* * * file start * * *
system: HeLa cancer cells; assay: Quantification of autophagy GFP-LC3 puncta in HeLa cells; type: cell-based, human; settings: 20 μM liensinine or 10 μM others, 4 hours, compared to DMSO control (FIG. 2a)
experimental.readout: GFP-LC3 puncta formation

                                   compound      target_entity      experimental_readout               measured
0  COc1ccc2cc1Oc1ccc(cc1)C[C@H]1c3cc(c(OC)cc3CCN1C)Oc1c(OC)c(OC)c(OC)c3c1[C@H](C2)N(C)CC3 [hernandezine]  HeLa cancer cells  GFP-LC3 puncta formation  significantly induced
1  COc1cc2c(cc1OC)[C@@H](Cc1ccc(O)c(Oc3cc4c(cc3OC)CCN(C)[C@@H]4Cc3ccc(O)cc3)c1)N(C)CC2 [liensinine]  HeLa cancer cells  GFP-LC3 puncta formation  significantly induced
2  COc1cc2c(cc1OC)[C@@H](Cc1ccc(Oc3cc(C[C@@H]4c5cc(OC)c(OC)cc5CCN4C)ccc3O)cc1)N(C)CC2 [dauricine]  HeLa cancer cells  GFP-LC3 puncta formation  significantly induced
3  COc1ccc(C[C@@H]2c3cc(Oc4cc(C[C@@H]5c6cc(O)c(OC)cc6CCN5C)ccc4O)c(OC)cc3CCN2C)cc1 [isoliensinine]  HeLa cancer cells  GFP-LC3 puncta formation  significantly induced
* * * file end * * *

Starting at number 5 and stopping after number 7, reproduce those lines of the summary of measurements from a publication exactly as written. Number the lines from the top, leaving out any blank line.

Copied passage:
1  COc1cc2c(cc1OC)[C@@H](Cc1ccc(O)c(Oc3cc4c(cc3OC)CCN(C)[C@@H]4Cc3ccc(O)cc3)c1)N(C)CC2 [liensinine]  HeLa cancer cells  GFP-LC3 puncta formation  significantly induced
2  COc1cc2c(cc1OC)[C@@H](Cc1ccc(Oc3cc(C[C@@H]4c5cc(OC)c(OC)cc5CCN4C)ccc3O)cc1)N(C)CC2 [dauricine]  HeLa cancer cells  GFP-LC3 puncta formation  significantly induced
3  COc1ccc(C[C@@H]2c3cc(Oc4cc(C[C@@H]5c6cc(O)c(OC)cc6CCN5C)ccc4O)c(OC)cc3CCN2C)cc1 [isoliensinine]  HeLa cancer cells  GFP-LC3 puncta formation  significantly induced